Svein: There’s was a certain seclusion and limitation, which has been good for us, as it spawned a certain amount of creativity. You had the TV, the radio or you had to seek it out yourself. Go to your local record store and say: “I like Depeche Mode. What do you have?” and normally, nobody would know anything. So you’d have to seek elsewhere, thus keeping your hungry and interested. In hindsight, it has definitely been a good thing for us. I don’t want to come across as an old man who knows better. It’s not as if I’m sitting here with knowledge, that other people don’t have. I think that there’s a lot more music out there now, obviously. The channels are open all the time. It’s there whenever you want it. If you’re a creator of music, you need to have a good idea if you want to stick out of the masses. As a consumer, you need to have quite an extraordinary level of dedication. It’s everywhere. You can’t go anywhere without music.

Torbjørn: Culturally, we don’t just see things as black and white. Things change. It’s really a rather low bar for being some sort of curator now. The less interested you are in something, the more automated the curation of this particular thing becomes. There are parameters telling you which films to see. It’s there and it’s chosen for us. But it doesn’t have the same status like a really intelligent music program, educating people and informing them about it.

Svein: I remember being a kid and going to the local record store. I knew that if I wanted to find the music that I liked, it would be filed under New Age, except for Depeche Mode. You would find Kraftwerk and Vangelis side by side filed under New Age. That’s obviously gone, as there’s more knowledge now. If you go to a streaming service, they’ll say: “Okay, you’ve listened to this. Then you must also like this,” and sometimes, that’s as wrong as anything can be.

Today, films can be streamed for free off the Internet after one Google search and a diminishing amount of people purchase records. Have people forgotten the true value of the artist’s work?

Torbjørn: I think it can go to both extremes. This might be prejudiced. But I can be picture an incident in France, where the artist is given too much value. It’s humbling to realize, that everybody is standing on the shoulders of the giants before them. There’s no person making a cultural expression these days, who doesn’t basically interpret everything that he or her has seen already and then gives it their own take. But it’s the work of economics. When there’s so much work out there, it devalues by itself. I just see it as a function of logic. But it doesn’t mean that it has become any easier to make something that’s good, lasting and appealing. Even though it’s technically easier to get the means of distribution, as long as you can digitalize it.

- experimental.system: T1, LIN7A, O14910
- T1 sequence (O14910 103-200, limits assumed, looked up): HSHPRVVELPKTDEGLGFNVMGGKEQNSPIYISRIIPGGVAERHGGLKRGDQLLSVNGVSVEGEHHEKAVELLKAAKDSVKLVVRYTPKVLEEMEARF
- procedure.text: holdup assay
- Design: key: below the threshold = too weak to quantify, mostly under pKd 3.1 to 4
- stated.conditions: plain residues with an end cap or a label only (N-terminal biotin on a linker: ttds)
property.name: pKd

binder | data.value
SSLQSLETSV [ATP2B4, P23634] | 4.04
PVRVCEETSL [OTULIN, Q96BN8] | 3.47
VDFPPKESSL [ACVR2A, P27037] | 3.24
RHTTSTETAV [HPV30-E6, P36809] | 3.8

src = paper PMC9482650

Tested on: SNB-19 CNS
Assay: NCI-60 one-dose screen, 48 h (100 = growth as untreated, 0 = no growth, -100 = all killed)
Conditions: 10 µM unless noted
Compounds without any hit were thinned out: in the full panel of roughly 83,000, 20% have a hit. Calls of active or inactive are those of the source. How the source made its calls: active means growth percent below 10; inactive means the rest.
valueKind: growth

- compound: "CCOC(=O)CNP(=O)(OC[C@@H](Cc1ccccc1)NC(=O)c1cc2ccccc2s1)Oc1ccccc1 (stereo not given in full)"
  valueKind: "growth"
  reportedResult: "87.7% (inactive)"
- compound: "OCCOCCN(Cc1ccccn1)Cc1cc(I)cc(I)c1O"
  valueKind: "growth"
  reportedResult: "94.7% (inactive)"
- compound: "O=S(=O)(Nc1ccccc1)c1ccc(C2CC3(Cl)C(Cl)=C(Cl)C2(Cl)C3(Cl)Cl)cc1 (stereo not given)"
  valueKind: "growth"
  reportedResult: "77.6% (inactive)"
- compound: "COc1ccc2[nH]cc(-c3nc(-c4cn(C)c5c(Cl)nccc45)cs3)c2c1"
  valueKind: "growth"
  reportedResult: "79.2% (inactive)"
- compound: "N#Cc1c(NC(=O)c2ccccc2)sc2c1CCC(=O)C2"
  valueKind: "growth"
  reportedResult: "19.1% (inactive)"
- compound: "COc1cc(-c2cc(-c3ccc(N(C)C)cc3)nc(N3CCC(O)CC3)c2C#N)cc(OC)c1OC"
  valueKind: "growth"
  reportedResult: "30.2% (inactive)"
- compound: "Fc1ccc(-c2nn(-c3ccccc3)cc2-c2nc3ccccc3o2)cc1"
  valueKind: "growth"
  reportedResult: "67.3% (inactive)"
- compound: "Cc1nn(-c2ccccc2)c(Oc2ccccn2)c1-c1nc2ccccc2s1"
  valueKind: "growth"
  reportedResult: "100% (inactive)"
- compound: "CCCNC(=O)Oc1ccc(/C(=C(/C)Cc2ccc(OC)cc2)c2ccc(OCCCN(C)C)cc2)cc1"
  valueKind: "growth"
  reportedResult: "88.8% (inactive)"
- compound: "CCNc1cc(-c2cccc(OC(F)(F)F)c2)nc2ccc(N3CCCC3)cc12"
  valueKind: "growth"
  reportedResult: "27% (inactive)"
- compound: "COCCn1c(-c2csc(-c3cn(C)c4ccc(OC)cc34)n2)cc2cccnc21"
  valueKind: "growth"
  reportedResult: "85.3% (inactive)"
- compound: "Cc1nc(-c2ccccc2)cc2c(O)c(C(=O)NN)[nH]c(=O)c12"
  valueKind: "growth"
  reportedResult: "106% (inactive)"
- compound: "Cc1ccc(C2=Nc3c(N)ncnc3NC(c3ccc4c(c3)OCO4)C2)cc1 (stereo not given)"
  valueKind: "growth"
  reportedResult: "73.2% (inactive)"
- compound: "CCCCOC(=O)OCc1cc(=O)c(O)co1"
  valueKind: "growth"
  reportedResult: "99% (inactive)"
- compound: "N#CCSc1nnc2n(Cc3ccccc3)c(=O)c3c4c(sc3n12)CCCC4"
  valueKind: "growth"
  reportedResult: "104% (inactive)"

Svein: It might also be harder for the consumer to find all this in the jungle of material. One has to simply embrace it as a new thing and as a good thing. Embrace what you’re given. You have to look at other ways to earn your income. You can’t just look at the consumer and say: “You need to get my merchandise or otherwise, you’re a knob”. You have to adapt to it and give them what they want. Live performances seem to stick though. People are more than ever going to live shows. And buying dodgy t-shirts.

You’ve remixed the likes of Kings of Convenience, Depeche Mode and Beck, while others have also remixed your own music. What’s it like being on the receiving end of a remix?

Svein: That’s a joy. We encourage people to destroy the music and do whatever they want with it.

Torbjørn: There are two schools of thought when it comes to making remixes, that we both enjoy making and to have made for us. It’s the one where you basically reinterpret the original, where you preserve the essence and message of the song. That could be as simple as having the chorus in there. Then you have the other school where it’s about simply getting inspiration from something and creating something else out of it. It’s a bit more detached to the basic idea of having a remix, but still, it’s becoming a thing of it’s own. It’s beautiful. When you work on things, you become a bit precious around your own material. A remix is a good chance to not be precious about something, that people have put of a lot of effort into. We want people to treat our music the same way.

Svein: I think the times were I become the most disappointed about a remix that someone have made on us, is when they’ve done too little. “Oh well, they just added a hi-hat and turned up the bass a bit. They should’ve done more.” We did a remix with Coldplay over Clocks. We stuck to the song as it was but made a new instrumentation and soundscape of it. If you want to keep the original, you need to do a bit more than just adding a hi-hat and turning up the bass. The ideal thing would be to deconstruct the track while preserving its essence and making something completely new from that.